|Purple martins, Corona de Tucson, AZ, June 2008|
The first warbler I ever saw and identified for myself was a Pine warbler that actually did come to my feeders while I lived in Livermore Falls, Maine. Next came the Yellow-rumped warbler which I saw in Maine as well as Florida when I took a trip there in 2003. Soon I was adding more warblers to my Life List and suddenly they did not see so intimidating, at least, in the summertime. Since moving back to the east coast I am still trying to learn all the warblers and their various plumages and voices!
|Townsend's Warbler Madera Canyon, AZ, January 2009|
|Magnificent Hummingbird, Mt. Lemmon, Tucson, AZ, August 2009|
When I first moved to Arizona I had no idea that I would have the opportunity to see so many different hummingbird species. I had Costa's Hummingbirds in my neighborhood year round. I saw Anna's and Black-chins and Broadbills and Broadwings! Rufous Hummingbirds migrated through in the fall and I saw the Violet-crowned down at Paton's yard in Patagonia. But I was totally surprised and amazed when I saw my first Magnificent Hummingbird at the Visitor's Center on Mt. Lemmon! Still, there were birds in my bird book I thought I would never see. I looked in every saguaro hole for an Elf Owl to no avail. I heard about people seeing the Elegant Trogon in Madera Canyon and Patagonia Lake. I took several birding trips there alone or with friends and yet these birds remained elusive for me, until...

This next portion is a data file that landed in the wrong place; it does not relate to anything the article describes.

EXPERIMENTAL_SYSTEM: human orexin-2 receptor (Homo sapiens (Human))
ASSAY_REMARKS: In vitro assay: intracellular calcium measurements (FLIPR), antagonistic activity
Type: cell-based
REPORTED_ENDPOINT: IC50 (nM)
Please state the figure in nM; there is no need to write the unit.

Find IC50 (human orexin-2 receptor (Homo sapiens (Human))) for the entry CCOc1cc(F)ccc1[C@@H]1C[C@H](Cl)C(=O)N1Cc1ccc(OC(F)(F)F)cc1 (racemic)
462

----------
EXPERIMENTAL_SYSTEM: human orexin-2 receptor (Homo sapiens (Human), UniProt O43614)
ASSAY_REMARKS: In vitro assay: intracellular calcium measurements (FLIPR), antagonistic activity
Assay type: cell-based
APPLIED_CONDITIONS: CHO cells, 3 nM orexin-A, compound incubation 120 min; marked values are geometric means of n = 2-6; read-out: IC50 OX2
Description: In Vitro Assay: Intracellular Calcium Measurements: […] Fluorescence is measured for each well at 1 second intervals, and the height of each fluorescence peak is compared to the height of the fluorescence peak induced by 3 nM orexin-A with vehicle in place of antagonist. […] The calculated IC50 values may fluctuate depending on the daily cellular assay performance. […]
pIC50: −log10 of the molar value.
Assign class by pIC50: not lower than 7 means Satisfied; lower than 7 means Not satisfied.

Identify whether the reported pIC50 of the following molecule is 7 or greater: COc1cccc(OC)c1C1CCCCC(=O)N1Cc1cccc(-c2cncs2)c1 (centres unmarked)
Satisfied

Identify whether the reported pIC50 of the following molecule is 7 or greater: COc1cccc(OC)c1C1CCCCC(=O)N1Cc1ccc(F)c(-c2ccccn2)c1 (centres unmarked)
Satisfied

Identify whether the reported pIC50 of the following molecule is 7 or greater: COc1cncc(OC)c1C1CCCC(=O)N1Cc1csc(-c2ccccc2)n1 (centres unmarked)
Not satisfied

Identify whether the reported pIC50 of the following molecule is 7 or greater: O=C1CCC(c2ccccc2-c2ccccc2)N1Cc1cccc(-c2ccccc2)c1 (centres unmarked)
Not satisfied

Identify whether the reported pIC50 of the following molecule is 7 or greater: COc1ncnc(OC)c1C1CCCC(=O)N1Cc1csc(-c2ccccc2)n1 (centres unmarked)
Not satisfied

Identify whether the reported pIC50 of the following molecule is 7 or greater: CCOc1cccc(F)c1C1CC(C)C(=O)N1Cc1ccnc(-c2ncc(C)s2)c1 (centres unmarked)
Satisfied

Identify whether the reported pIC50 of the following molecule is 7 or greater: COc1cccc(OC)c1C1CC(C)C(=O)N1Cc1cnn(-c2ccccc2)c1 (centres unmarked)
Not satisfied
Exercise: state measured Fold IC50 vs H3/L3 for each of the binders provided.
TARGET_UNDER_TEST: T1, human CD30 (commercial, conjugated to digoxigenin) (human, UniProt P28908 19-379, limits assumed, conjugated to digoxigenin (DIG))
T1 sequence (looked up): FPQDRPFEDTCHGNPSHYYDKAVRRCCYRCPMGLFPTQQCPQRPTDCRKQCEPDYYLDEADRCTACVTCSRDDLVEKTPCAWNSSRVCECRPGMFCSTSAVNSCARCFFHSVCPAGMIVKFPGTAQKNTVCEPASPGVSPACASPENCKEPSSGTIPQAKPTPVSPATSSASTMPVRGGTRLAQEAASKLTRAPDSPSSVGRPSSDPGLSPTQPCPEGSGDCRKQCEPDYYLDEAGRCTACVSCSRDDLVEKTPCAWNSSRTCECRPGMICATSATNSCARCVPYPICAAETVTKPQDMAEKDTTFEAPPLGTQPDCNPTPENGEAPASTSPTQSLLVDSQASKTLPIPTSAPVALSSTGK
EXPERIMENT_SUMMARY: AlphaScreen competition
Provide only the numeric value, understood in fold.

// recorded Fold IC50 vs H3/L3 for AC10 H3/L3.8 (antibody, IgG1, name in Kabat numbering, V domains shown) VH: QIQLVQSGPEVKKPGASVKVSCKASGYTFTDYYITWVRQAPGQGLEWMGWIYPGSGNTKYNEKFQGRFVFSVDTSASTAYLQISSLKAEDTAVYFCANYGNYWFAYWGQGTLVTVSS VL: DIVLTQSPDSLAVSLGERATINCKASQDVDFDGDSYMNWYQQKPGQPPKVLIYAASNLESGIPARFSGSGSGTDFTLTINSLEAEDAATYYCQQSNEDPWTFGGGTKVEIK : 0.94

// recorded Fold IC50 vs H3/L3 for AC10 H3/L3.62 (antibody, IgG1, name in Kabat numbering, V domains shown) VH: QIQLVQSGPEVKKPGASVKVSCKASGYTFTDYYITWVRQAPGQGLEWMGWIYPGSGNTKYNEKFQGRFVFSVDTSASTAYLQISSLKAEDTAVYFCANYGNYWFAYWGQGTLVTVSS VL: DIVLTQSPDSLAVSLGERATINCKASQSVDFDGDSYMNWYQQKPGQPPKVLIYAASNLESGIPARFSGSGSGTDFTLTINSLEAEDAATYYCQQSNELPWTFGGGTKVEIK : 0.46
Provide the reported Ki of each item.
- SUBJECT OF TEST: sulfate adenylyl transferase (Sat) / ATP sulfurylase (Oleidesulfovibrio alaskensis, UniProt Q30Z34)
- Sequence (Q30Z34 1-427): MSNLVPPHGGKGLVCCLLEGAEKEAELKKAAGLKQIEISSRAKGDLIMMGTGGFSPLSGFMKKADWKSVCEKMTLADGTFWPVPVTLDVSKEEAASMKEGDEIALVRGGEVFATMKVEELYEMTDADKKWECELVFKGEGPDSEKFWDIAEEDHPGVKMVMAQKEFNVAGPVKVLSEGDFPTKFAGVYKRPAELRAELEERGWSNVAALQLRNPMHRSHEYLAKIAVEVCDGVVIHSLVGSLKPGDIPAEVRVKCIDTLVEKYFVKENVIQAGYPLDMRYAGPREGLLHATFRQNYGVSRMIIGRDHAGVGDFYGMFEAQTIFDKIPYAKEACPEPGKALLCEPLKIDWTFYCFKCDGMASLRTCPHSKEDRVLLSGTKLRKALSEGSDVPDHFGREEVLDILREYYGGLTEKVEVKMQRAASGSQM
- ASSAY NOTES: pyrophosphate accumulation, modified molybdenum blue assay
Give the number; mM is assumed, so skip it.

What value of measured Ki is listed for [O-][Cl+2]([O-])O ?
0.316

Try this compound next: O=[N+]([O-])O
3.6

|Hepatic Tanager, Portal, AZ, May 2009|
|Elegant Trogon, Portal, AZ, May 2010|
|Elf Owl, Portal, AZ, May 2010|
Standing under this sycamore tree at dusk with a few other birders just waiting for the little owl to poke out its head was magical and mysterious. It was as if we were all holding our collective breaths when suddenly it started calling and then it flew out! Soon it flew back to the nest with an insect in its beak and passed it to its mate who fed the little owlets inside. We watched and watched until it got to dark to see, then we wandered back to our motel with owl calls and owl eyes floating through our minds. The Elf Owl is the smallest owl in the world standing at only 5" tall. As we walked I just kept thinking to myself over and over again, "I never thought I'd see one!" But things were about to change for me. My husband got a new job on the east coast and before I knew it, we were moving to Massachusetts!
|Black Guillemot, Acadia National Park, ME June 2011|